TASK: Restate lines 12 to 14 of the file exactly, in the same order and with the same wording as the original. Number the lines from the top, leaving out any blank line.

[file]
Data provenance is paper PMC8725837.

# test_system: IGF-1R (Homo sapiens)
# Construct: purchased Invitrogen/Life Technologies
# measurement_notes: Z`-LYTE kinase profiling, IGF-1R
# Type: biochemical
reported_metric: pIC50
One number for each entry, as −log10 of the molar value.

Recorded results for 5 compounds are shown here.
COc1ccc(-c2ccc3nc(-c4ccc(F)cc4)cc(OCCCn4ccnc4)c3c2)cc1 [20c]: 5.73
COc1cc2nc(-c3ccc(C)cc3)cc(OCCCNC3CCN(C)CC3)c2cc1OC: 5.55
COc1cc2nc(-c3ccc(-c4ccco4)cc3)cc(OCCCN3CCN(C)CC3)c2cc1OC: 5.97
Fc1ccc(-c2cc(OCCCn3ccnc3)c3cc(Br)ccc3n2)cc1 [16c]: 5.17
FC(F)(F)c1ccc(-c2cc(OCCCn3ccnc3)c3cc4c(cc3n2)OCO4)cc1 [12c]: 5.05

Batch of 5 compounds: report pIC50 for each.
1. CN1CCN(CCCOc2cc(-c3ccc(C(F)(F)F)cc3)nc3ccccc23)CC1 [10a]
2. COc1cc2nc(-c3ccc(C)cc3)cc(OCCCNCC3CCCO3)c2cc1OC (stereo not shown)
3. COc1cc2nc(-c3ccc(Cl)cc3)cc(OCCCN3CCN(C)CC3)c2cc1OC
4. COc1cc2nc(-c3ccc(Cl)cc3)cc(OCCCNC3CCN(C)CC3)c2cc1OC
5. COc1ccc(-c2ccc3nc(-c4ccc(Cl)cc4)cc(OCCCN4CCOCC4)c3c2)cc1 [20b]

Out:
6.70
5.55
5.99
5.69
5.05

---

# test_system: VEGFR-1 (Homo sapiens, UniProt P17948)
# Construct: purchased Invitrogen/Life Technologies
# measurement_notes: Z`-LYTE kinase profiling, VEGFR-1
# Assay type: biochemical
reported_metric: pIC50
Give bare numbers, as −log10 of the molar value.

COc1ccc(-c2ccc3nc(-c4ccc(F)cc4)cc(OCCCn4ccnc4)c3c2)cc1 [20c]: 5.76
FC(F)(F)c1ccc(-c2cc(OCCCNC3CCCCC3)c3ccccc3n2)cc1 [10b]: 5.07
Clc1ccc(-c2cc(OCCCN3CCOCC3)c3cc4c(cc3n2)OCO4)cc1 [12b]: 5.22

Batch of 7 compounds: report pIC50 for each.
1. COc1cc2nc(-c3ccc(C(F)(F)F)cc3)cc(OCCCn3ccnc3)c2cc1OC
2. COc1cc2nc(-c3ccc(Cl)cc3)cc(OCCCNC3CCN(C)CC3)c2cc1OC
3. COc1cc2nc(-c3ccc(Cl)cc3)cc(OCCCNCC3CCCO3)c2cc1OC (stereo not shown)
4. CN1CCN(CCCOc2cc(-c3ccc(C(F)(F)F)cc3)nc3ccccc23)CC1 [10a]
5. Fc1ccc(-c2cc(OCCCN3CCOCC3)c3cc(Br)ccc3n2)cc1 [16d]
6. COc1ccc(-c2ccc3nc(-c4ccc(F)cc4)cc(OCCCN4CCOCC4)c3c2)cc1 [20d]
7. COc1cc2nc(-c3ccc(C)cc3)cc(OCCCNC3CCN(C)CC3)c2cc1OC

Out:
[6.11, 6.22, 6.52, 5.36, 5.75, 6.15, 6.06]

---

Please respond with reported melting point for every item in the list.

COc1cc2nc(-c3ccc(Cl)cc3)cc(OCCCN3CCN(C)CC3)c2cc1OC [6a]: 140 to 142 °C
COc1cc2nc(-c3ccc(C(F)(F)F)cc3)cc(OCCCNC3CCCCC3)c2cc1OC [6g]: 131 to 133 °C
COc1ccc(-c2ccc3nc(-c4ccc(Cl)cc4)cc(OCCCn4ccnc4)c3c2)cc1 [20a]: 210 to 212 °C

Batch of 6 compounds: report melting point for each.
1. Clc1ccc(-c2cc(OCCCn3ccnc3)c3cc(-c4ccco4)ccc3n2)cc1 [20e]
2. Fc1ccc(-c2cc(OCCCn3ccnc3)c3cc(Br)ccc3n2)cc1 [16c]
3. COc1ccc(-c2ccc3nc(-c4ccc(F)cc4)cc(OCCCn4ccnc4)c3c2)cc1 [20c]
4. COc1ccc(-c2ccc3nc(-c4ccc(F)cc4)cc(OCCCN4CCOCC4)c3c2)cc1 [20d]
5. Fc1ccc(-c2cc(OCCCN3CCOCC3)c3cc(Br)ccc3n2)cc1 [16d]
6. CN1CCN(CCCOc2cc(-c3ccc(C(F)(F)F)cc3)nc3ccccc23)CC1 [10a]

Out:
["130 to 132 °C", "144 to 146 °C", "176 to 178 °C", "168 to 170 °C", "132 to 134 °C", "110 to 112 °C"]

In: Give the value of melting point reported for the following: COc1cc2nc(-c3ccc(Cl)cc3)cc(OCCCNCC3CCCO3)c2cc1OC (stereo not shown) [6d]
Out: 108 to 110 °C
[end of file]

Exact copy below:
Fc1ccc(-c2cc(OCCCn3ccnc3)c3cc(Br)ccc3n2)cc1 [16c]: 5.17
FC(F)(F)c1ccc(-c2cc(OCCCn3ccnc3)c3cc4c(cc3n2)OCO4)cc1 [12c]: 5.05

Batch of 5 compounds: report pIC50 for each.